DW788. -Have fun in the shop or it isn't a hobby anymore.

      NOTE: No trees were killed in the sending of this message, but a large number of electrons were terribly inconvenienced.

      Comment


      • #4
        Theresa, Congratulations of completion of a very impressive piece. It looks so very nice. Now that I have started scrolling and know what it is like to change blades for those cuts, I have an even greater appreciation for work like this.
        How much fun that you have a friend that will do this with you!
        Thanks for sharing,
        Carrie

        Comment


        • #5
          Teresa's Ferris wheel

          BEAUTIFUL work, I can appreciate the patience that it took to complete a project of this scale.
          I agree with Marcel about the metal bits. I would make some nice wooden caps for the screws and the ferris wheel shaft nuts.
          Rolf
          RBI G4 26 Hawk, EX 16 with Pegas clamps, Nova 1624 DVR XP
          Philosophy "I don't know that I can't, therefore I can"
          Proud Member of the Long Island Woodworkers Club
          And the Long Island Scrollsaw Association

          Comment


          • #6
            WOW, that is amazing.We are all very proud that you have created such a work of art!
            CAЯL HIRD-RUTTEЯ
            "proud member of the best scroll sawing forum on the net."
            Ryobi SC180VS scroll saw EX21

            Comment


            • #7
              Good Lord, Teresa...........That's worthy of worship!

              Carter

              Comment


              • #8
                Teresa, you did a wonderful job on the ferris wheel. Did you hook up a motor to it?
                I was going to cut that out at one time but never got around to it.

                Bob
                Delta P-20 & Q-3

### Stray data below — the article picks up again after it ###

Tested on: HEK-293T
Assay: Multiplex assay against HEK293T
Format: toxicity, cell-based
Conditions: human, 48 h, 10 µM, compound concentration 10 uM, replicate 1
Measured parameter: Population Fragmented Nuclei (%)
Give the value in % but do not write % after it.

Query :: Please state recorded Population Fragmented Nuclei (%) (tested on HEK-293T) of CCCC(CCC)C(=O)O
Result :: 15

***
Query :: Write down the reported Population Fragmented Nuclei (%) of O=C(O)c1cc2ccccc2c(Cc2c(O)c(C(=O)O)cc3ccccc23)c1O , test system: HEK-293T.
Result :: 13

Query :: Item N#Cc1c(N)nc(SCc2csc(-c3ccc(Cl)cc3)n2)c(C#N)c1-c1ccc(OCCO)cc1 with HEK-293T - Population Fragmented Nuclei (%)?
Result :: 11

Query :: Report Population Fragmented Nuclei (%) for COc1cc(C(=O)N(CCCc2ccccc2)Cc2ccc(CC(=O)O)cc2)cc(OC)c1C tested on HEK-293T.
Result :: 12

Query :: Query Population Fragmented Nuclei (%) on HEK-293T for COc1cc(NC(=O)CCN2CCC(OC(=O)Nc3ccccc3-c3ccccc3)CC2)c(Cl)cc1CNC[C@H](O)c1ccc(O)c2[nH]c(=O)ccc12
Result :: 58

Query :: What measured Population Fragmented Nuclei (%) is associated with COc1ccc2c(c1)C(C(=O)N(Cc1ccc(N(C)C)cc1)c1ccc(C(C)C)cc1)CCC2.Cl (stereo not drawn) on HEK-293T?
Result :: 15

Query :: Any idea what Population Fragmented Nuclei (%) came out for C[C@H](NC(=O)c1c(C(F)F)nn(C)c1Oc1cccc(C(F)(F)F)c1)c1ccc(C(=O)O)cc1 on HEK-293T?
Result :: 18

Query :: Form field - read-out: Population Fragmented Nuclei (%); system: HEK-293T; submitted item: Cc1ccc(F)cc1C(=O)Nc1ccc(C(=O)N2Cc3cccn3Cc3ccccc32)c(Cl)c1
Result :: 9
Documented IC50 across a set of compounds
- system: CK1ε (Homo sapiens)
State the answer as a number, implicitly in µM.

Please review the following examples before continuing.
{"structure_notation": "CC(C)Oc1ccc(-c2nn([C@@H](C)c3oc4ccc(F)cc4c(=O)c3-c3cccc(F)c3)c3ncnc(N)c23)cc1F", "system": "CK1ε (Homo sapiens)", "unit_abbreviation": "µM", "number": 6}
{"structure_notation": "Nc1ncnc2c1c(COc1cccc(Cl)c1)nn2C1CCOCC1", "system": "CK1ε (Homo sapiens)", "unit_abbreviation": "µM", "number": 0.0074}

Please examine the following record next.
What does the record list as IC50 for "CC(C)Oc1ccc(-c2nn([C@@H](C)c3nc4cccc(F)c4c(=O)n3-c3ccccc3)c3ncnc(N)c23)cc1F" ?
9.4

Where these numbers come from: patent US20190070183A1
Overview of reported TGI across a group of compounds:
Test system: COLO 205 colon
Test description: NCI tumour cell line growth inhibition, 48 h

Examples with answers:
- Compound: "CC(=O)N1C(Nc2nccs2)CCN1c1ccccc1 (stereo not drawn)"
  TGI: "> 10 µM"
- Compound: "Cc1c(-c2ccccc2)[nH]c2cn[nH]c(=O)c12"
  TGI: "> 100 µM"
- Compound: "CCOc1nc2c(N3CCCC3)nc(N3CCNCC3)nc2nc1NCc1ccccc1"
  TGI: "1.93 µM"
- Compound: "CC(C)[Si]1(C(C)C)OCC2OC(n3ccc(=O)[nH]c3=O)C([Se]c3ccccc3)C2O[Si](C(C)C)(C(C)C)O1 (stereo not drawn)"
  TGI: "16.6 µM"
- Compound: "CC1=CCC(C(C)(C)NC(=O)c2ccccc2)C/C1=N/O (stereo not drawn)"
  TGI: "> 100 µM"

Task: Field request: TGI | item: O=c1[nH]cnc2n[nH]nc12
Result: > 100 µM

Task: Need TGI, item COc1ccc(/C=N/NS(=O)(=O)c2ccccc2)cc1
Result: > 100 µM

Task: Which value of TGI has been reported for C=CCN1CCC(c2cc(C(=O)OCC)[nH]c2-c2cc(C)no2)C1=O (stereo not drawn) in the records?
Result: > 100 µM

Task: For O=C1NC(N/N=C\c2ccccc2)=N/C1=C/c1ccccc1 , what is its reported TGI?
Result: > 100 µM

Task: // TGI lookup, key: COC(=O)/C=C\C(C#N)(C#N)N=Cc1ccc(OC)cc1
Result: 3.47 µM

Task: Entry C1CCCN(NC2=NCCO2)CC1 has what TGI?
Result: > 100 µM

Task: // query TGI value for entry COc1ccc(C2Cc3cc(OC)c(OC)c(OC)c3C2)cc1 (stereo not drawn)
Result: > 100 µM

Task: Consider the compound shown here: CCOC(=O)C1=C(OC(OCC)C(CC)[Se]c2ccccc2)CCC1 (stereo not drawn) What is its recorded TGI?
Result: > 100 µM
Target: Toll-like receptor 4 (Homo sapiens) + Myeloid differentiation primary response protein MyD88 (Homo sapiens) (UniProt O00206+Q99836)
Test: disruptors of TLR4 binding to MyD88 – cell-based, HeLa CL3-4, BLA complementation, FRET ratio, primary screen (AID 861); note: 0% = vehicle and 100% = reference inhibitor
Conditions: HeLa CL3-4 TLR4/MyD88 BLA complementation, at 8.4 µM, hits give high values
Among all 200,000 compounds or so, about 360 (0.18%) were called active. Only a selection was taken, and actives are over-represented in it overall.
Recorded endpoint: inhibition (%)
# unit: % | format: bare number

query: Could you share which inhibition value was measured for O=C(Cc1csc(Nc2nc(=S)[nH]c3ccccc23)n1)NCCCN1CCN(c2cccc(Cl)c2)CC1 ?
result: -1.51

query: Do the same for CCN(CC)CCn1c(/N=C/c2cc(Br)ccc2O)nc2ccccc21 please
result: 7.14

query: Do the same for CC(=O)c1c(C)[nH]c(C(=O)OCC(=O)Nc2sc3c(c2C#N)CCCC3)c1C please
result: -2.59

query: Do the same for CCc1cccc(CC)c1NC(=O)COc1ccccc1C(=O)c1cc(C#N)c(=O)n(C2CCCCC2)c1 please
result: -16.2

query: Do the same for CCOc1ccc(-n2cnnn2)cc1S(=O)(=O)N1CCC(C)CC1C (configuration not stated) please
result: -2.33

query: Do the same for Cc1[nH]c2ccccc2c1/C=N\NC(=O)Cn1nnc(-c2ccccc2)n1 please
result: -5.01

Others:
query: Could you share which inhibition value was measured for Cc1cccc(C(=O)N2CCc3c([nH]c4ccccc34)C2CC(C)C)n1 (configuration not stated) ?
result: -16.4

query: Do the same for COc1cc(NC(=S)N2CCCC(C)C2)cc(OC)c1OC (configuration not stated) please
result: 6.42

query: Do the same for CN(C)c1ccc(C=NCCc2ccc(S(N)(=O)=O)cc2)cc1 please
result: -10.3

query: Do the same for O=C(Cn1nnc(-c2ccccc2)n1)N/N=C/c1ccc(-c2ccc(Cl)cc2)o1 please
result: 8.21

I wondered why the baseball was getting bigger. Then it hit me!

                Comment


                • #9
                  Teresa,

                  OMG! It looks wonderful! This is one of those projects that from the first time I saw one I was awe struck, and thought to myself, hey maybe one day I will TRY that, congratulations on finishing it and doing a wonderful job!!

                  You should be proud!
                  Bill

                  DeWalt 788



                  aut viam inveniam aut faciam

                  God gives us only what we can handle.. Apparently God thinks I am one tough cookie.....

                  Comment


                  • #10
                    holy crap now thats scrollin kep ya busy ??


                    jim
                    http://www.picturetrail.com/uid3726744

                    Comment


                    • #11
                      Tereasa. WOW WOW WOW That for SURE, is a master piece. You go girl. I don't think I have done anything that diffacult yet. Wow. I know what you mean about pondering over it for a while , I do a lot of fretting way before I get to my saw on some of my projets. You wont be satisfied with small things now. lol. and the next one will be even easyer. WELL maybe not. Mine get more chalanging all the time. I couldn't see what the heck Marcel saw. but it really took my breath away. Your friend Evie

                      Comment


                      • #12
                        Originally posted by Greenfield_Bob
                        Teresa, you did a wonderful job on the ferris wheel. Did you hook up a motor to it?
                        Bob